You could choose to spend the rest of your day wandering through the Altstadt seeing beautiful churches, shopping or tasting the various German delicacies, but I’d suggest checking out the Thingstatte. A piece of architecture from the past many would think would be demolished, the Thingstatte was built in the 1930s as a venue for Nazi propaganda presentations. Nearby, you can also see several other ruined things, among them the remains of an eleventh century monastery.
Getting there: I used FlixBus for €16 round trip. Trip is about 2 hours. If you are traveling with more people, I suggest using the Bundesland ticket.
Another beautiful town with a castle, riverside dining, and filled with half-timbered houses and red brick roofs (are you sensing a trend here?) is the university town of Tübingen. A few hours south of Stuttgart and easily assessed by train, Tübingen is one of those places you just want to get lost in. Hint: if you want to get the best view of the city you are in, find the closest church steeple and climb it. The bigger the better.
Who doesn’t love a good castle, and as we wound our way through the narrow streets, peeking into alleyways and catching glimpses of the Neckar we didn’t really know what we would find at the top of the hill. The castle hasn’t been a castle for a long time and is currently owned by the university and holds an impressive museum focusing on Greek and Roman history. Fun fact: Germans invented the study of classics, to the disinterest of the Italians. This museum also holds the largest wine keg in the Europe.
Getting there: From the Stuttgart HBF take a regional train (RE). The trip is about an hour and the Bundesland ticket applies.
The best part about living (or visiting) in Europe is how easy it is to country hop. Being close to the western border of Germany, Stuttgart is the perfect homebase for international day trips. The quaint French town of Colmar lies in the Alsace region, an area along the border of France and Germany that has been fought over by the two countries for centuries. In towns like Colmar (and Strasbourg, it’s more well known neighbor) you’ll find a mix of German and French touches, like half-timbered houses and stores selling towers of macarons. French is mainly spoken, but they also speak German and English. Fun Fact: the designer of the State of Liberty, Alexandre Gustave Eiffel, was born in Colmar and there’s a smaller version of the bronze lady as you enter the town. You can also visit his birthplace, it’s a now a museum.
Colmar has a rich history as a heavily visited trading post, with small boats coming traveling along the river to the marketplace to sell their goods. Strolling along Colmar’s narrow cobblestone streets is a great way to immerse yourself in this charming town, but I’d recommend also taking a boat tour to see the city from a different perspective. Window shopping the gorgeous pâtisseries or enjoying a cold beer outside on a patio are wonderful ways to enjoy your day trip. Or, if it starts raining like it did when we visited in late September, slipping inside a tiny restaurant or one of the many indoor shopping districts will work too.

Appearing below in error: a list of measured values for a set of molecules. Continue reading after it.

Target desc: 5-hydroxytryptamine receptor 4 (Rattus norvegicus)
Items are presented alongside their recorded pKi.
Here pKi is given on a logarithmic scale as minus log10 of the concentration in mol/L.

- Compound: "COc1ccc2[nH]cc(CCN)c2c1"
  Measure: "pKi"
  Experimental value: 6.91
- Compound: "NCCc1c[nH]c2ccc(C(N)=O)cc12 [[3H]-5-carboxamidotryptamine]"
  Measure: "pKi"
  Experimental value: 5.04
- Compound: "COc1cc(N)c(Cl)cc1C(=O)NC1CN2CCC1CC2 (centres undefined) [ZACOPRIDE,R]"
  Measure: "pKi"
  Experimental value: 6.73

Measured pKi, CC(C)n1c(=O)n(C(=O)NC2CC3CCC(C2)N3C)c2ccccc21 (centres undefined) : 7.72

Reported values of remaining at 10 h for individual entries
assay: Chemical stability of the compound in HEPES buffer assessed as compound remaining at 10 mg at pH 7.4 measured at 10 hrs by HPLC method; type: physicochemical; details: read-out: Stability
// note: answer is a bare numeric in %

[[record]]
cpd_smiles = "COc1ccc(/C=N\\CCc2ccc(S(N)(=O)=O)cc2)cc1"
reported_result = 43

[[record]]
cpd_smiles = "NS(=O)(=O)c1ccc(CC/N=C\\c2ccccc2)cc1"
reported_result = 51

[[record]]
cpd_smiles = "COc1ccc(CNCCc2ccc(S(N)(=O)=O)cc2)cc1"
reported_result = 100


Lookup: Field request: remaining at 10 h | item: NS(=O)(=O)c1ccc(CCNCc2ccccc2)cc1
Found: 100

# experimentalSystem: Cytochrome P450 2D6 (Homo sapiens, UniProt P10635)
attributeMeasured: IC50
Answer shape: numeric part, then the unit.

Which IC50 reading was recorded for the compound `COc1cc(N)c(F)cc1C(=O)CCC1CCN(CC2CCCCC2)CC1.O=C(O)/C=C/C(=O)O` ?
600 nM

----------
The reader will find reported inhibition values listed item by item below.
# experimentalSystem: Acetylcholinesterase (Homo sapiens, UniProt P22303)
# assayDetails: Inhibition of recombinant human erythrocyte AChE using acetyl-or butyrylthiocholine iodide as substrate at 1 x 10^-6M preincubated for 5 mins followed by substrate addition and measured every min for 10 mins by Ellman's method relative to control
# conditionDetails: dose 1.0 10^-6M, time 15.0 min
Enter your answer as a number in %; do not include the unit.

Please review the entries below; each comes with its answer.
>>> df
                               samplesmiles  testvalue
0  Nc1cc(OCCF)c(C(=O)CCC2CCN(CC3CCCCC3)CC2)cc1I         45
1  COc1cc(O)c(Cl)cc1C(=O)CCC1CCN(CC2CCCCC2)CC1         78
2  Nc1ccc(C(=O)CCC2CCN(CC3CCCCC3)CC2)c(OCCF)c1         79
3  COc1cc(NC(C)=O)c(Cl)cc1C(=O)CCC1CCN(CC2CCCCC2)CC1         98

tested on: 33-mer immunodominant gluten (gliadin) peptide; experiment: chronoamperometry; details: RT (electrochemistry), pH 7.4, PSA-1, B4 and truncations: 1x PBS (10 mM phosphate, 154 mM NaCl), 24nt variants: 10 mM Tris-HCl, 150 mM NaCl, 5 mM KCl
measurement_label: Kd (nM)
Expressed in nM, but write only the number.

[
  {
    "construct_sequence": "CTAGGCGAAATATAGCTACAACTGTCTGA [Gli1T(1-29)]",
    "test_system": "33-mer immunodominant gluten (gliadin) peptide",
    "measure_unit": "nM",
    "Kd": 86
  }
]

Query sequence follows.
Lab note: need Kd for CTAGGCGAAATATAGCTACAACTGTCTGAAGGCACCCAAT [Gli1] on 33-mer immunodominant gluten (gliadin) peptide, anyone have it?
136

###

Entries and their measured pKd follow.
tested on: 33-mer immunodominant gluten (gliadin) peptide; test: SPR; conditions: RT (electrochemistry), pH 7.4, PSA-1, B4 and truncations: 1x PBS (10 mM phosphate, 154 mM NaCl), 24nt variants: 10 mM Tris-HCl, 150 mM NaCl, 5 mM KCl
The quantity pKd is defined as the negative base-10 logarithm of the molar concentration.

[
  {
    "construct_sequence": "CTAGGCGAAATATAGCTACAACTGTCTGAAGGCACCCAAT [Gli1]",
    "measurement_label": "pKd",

Getting there: The easiest way to get to Colmar is to drive. Lucky for me I had a friend with a car who wanted to go. You can rent a car, or check for a ride share that’s headed that direction. Driving time is about 3 hours.
Luxembourg City, Luxembourg
A trip to Luxembourg might seem too far to really enjoy it in one day, but it’s doable thanks to the bullet train, ICE. We left very early morning from Stuttgart and left Luxembourg around 7 pm, so it was a long day but definitely worth it. Walking from the Gare Centrale (main train station) up the main thoroughfare N3, once you pass all the shops the street opens up to a pretty green belt as you cross La Passerelle. A bit further down the road we were Peter Piper’d by organ music wafting in the air. We followed it to the beautiful Cathédrale Notre-Dame that was holding an organ concert. Now fully in the mood we continued to wander the city to find some pretty interesting things. We stopped in at the tourist office, just behind the Cathedral and happened upon a farmer’s market that was happening in the plaza behind it. Beautiful fruits and cheeses were displayed, it was just so delightfully French!
One plaza over is the Palais Grand-Ducal, the royal residence of the Grand Duke of Luxembourg. Tours of the residence are given during the summer. Across the street from the palace be sure to check out the Chocolate House Bonn and get yourself some amazing hot chocolate. My favorite part of the city is the view from Montée de Clausen overlooking the Casemates du Bock. The Casemates du Bock are underground tunnels that were started in the 17th century but used during WWII as bunkers. From here you can see the stone foundations of this century old city, the river that winds through it and the almost island-like area between the curves of the river covered with pretty white houses smooshed up next to each other and dotted with gardens and trees. It’s like a fairy tale village.
Getting there: I got an awesome deal on the Deutsche Bahn website – round trip tickets for about €60. The trip is about 4 hours with a lay over to change trains.
These are just a handful of day trips that can be easily done from Stuttgart. Being within a few hours of several countries, like France, Switzerland or Austria, there are lots of options for fun day or weekend trips. Check out my article on Disneyland Paris, just a quick 6 hour drive from Stuttgart. Many Germans take weekend trips to the Alps for skiing, and trips to places like Rome, Prague or even London can be had with just a short flight.
What are your favorite day trips in Europe? Let me know in the comments!
Loved this post? Pin it for later!